George V - he may have looked stuffy, but quite a few of his views were ahead of his time
George as a young boy. He was born in 1865.
As a young man in 1893. George V grew greyer as he grew older, but he looked much like this for the rest of his life. He died in 1936.
The public's affection surprised him. He was worried no one would turn out for his Silver Jubilee, and when they did, and roared their approval, he said, "I cannot understand it, after all I am only a very ordinary sort of fellow".
A biography of the Queen Mother by William Shawcross describes the king's politics in the early 1930s and shows him to be far ahead of most of his kingdom's people and politicians:
George V had always distrusted and disliked both Mussolini and the Nazis. He talked of 'those horrid fellows, Goering and Goebbels'. He detested the Nazis' Jew-baiting and the brutality with which the fascists achieved power. In April 1934 he warned the German Ambassador that his country's massive rearmament was threatening Europe with war and 'ridiculed' the Ambassador's explanation.
At the same time, he hated the prospect of war. Appalled by the Great War, he made a pilgrimage to the cemeteries and memorials established in Europe after the war ended.
In May 1935 he told Lloyd George, 'I will not have another war. I will not.
George V detested racial discrimination. During the Troubles he expressed his outrage at government-sanctioned reprisals, and during the General Strike of 1926, he took exception to suggestions that the strikers were "revolutionaries" saying, "Try living on their wages before you judge them."
As his Dominions evolved into self-governing nations, the king became "the symbol of the free association of the members of the British Commonwealth". George V had no patriarchal interest in perpetuating male sovereignty - how could he with Queen Victoria as his grandmother? - and he died hoping that his granddaughter 'Lilibet' would inherit the throne.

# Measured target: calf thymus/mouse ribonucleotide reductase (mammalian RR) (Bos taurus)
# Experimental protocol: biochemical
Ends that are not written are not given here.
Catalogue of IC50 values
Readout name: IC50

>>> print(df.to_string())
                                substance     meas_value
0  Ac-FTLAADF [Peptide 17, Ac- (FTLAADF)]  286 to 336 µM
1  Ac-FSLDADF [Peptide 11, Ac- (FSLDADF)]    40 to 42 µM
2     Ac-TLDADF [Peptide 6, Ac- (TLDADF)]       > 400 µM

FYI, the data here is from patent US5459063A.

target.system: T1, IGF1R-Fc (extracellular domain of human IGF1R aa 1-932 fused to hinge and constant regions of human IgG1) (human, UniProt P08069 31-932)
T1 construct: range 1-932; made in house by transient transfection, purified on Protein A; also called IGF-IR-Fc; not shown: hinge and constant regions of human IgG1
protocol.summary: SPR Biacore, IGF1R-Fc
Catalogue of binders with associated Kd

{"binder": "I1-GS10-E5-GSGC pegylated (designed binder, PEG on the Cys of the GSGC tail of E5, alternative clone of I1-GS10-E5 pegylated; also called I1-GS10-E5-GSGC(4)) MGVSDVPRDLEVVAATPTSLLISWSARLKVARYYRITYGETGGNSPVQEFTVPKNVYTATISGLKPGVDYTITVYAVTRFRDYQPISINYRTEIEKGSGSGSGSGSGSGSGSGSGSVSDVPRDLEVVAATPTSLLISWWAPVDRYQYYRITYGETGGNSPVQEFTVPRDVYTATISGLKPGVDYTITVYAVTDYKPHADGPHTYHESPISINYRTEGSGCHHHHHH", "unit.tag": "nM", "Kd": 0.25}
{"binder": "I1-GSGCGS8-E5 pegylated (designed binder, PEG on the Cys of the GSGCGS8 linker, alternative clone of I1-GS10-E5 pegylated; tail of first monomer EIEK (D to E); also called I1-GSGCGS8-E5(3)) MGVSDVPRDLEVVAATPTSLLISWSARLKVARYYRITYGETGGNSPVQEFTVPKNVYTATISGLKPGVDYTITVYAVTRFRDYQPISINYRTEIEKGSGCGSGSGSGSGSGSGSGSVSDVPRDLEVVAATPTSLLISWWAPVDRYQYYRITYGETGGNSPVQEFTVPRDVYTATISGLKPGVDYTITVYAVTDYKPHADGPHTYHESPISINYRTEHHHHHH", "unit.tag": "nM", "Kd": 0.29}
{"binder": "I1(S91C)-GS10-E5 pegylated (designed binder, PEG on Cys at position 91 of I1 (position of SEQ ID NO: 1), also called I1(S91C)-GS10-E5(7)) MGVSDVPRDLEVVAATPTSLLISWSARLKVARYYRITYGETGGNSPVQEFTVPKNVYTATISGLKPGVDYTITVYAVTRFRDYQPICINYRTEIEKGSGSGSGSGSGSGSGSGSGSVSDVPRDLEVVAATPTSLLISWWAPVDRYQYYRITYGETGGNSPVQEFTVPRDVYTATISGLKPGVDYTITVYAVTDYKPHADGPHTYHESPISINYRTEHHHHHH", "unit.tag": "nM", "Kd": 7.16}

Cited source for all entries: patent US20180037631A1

He insisted that his sons study the British Constitution. This is the British Constitution which is famously said to be unwritten. No doubt ancient bards familiar with the oral tradition passed on what they remembered about it to the young princes.
Quite unlike many today, the king preferred to live simply, but formally. He dressed impeccably every day, but ate plain meals. He and his wife avoided their palaces, living whenever they could in York Cottage (imagine a small manor house) on the Sandringham estate.
The king was stuffy, but didn't know it. On one occasion he asked the Labour minister JH Thomas, a former railwayman whose company he enjoyed, why his sons did not spend more time at Balmoral. Thomas was frank: 'It's a dull 'ouse, Sir, a bloody dull 'ouse.'
He could be rather a dragon to his sons, but never to his daughter-in-law, the Duchess of York. When someone complained to him about her tendency to tardiness, the king replied, 'Ah, but if she weren't late, she would be perfect, and how horrible that would be'.
William Shawcross writes that in 1929, "the first general election with full female franchise took place". The king had almost died six months earlier, and he was ill again, but he struggled into a frock coat to meet his new government at Windsor Castle and swear them in. "The new Minister of Labour, Margaret Bondfield was the first ever female member of the Cabinet. She recalled, 'When my turn came, he broke the customary silence to say "I am pleased to be the one to whom has come the opportunity to receive the first woman Privy Councillor." His smile as he spoke was cordial and sincere.'"
And on that note, before, or perhaps after, we've overstayed our welcome, we take our leave of George V.